By Zach DeMeyer Posted August 10, 2019
Identity management is a practice that permeates through many industries. After all, in our technological age, an average employee at almost any organization needs to access a computer using a set of personal credentials. Healthcare identity management, for example, is extremely critical, and for good reason. Let’s see why.
Healthcare: Under Constant Attack
Identity management, when performed at the highest standard, is a considerable preventative measure for keeping an organization’s critical data, be it their own or that of their customers, safe. Healthcare organizations are among the top stores of critical personal information, with everything from medical records (obviously) to insurance, credit cards, and social security information on hand as well. So, it’s no surprise that healthcare organizations are also among the top targets for hackers, and are almost constantly under attack by bad actors. Here’s a brief overview on recent healthcare identity security breaches.
Recent Healthcare Breaches
These are the top 10 healthcare breaches of 2019, as of the beginning of August, reported by Health IT Security:
- American Medical Collection Agency, 25M Patients
- Dominion National, 2.96M Patients
- Inmediata Health Group, 1.5M Patients
- University of Washington Medicine, 973K Patients
- Oregon Department of Human Services, 645K Patients
- Wolverine Solutions Group, 600K Patients
- Columbia Surgical Specialist of Spokane, 400K Patients
- UConn Health, 326K Patients
- Navicent Health, 278K Patients
- ZOLL Services, 277K Patients
Health IT Security also found that, over the same period that the incidents above occurred, there were a total of 285 healthcare breaches, resulting in the compromise of over 31M people’s critical information. While the attack vectors of said breaches varied, 88% were attributed to some form of hacking, while 88 instances were directly caused by phishing. There’s no doubt that many were the result of laptop theft as well.
The Identity Management Cure
Identity management is an excellent safeguard against the onslaught of attacks against healthcare. In fact, one of the core healthcare compliance regulations, HIPAA, requires identity management as one of its main standards.
While there are many facets to identity management, there are several key steps organizations can take towards protecting their identities.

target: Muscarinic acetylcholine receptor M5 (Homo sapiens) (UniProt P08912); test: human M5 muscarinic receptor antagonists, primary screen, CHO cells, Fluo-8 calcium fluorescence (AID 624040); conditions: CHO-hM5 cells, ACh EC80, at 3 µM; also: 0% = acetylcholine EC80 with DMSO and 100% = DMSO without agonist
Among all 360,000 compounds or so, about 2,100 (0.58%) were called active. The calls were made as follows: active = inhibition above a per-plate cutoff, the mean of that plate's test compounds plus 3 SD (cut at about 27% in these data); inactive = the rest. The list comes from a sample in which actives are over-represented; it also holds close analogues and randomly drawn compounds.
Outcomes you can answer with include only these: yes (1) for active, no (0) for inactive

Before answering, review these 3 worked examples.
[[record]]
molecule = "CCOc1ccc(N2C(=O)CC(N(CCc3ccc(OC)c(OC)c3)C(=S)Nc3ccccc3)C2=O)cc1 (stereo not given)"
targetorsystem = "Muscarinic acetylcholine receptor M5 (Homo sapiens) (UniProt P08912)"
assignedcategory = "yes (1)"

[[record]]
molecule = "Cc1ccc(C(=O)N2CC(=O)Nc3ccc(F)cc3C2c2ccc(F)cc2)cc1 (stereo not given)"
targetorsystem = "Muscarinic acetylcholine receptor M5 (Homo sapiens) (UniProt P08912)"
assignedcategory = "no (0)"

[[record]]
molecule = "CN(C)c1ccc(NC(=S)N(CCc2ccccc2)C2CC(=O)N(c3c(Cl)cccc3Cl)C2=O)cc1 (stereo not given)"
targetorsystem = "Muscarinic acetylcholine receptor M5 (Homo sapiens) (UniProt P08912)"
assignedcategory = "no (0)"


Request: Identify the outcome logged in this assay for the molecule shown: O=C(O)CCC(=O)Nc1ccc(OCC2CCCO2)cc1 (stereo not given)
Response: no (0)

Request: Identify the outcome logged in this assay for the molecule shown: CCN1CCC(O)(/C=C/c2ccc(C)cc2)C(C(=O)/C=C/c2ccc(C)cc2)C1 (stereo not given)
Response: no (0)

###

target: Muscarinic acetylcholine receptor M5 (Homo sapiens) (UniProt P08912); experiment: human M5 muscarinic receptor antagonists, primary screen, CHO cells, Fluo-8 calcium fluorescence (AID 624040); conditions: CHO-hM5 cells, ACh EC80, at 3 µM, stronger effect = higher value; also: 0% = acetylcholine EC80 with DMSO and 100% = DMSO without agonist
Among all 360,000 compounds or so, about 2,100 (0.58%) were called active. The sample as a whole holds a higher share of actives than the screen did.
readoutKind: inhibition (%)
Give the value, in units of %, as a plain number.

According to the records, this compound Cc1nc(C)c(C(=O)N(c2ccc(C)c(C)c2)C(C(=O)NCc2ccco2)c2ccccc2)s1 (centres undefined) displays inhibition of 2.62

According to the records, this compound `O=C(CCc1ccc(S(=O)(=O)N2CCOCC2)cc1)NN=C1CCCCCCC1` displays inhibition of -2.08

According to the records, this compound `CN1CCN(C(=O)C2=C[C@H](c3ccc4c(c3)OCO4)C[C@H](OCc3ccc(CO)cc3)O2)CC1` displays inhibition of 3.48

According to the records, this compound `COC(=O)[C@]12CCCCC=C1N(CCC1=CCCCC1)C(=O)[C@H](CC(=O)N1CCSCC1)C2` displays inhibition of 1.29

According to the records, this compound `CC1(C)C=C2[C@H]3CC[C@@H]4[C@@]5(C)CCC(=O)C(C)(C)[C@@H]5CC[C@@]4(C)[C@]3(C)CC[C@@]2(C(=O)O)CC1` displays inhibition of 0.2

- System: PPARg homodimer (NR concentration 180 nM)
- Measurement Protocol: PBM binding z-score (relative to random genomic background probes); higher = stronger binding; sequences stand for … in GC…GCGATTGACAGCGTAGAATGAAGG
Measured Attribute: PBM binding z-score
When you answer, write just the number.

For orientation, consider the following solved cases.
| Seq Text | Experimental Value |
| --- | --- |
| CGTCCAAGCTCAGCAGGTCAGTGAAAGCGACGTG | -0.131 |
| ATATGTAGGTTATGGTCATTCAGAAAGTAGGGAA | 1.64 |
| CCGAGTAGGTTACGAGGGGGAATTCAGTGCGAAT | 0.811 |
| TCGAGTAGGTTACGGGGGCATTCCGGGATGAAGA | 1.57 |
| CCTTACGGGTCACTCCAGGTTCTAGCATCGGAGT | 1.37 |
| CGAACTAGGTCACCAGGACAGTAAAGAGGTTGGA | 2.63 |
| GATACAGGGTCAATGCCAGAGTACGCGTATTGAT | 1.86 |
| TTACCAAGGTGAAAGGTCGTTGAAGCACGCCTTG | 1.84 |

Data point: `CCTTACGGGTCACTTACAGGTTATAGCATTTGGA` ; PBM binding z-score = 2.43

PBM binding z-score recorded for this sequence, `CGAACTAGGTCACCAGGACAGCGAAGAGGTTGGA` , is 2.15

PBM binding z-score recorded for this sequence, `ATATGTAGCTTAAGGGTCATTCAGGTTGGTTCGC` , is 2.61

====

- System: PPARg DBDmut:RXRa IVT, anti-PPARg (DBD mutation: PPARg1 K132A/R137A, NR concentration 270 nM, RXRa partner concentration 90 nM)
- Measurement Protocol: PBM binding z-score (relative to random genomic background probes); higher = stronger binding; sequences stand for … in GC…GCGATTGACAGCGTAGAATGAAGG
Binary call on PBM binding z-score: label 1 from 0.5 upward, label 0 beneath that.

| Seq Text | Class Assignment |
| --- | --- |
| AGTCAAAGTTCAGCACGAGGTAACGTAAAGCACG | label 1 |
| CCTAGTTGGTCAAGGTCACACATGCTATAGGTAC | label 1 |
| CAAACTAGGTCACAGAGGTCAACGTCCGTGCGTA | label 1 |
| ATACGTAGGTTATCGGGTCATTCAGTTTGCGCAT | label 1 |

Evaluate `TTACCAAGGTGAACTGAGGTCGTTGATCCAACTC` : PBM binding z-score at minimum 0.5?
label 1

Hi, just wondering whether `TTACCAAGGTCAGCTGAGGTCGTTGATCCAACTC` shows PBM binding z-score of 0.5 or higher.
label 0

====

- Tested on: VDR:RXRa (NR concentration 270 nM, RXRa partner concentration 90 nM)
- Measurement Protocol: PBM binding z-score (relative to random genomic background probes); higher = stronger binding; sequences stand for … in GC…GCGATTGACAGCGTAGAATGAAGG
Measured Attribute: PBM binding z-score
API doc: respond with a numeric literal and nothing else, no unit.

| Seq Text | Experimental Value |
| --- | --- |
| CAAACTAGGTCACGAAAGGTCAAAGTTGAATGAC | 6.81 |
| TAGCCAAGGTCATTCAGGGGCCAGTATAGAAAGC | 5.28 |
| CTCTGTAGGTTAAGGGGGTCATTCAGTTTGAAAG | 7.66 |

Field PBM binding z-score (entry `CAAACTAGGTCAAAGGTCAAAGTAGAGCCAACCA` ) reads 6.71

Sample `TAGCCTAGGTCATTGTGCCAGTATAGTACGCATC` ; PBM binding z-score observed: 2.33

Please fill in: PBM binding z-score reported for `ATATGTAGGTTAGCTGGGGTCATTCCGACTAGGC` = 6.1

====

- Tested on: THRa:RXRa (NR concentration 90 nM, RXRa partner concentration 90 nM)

A core part of managing identities is managing and securing the credentials those identities leverage. For instance, by enforcing password complexity requirements, IT admins can make their end users’ passwords considerably less likely to be compromised in a brute force attack.
Multi-Factor Authentication (MFA)
Passwords can only protect an identity to an extent. Symantec found that 80% of breaches that occurred worldwide over the past few years could have been prevented by the introduction of an additional factor in the authentication process. Using MFA, such as time-based one time password (TOTP) tokens generated by a smartphone, a physical auth key (i.e. Yubikey, Google Titan), or even biometrics, hackers have a much harder time leveraging a set of compromised credentials to exploit a network.
If a bad actor finds a way to compromise a set of credentials, or even attacks from within the organization, then IT admins need to control what those credentials have access to. By authorizing end user access based off of role/privilege, including segmenting the network via VLAN tagging, admins can safeguard their more critical data, such as electronic protected health information (ePHI) data centers.
Full Disk Encryption (FDE)
Of course, a cybercriminal doesn’t even need to compromise a set of credentials to access ePHI. Simply by stealing a laptop of a healthcare employee, a hacker can transfer the system’s hard drive into another machine and harvest the data inside. Enforcing FDE on systems ensures that at rest data remains encrypted, keeping ePHI stored on the system safe from prying eyes. Although FDE generally falls under system management, it is intertwined with identity management as system access and ultimately data access is tied to the user’s identity.
A Comprehensive Solution
Password management, MFA, access control, and FDE are all excellent steps toward strong healthcare identity management and HIPAA compliance. Unfortunately, traditional identity management solutions are not optimized for all of these functionalities, requiring layers of added-on tooling in order to accomplish them all.
JumpCloud and Healthcare Identity Management
JumpCloud Directory-as-a-Service enables IT admins to manage their end user identities, as well as their access to systems, networks, applications, infrastructure, file servers, and more. IT organizations can use JumpCloud to enforce secure password management policies; MFA across Mac®, Linux®, applications and more; privileged access control; and FDE with BitLocker for Windows® and FileVault 2 for Macs, all with just a few clicks in a single cloud admin console.
You can explore these and the rest of JumpCloud’s features by scheduling a free personalized demo of the product today. If you’re the type that prefers getting your hands dirty, you can try JumpCloud risk-free for as long as you want, with ten free users that you can use forever. If you would like to learn more, please contact us; we would love to help.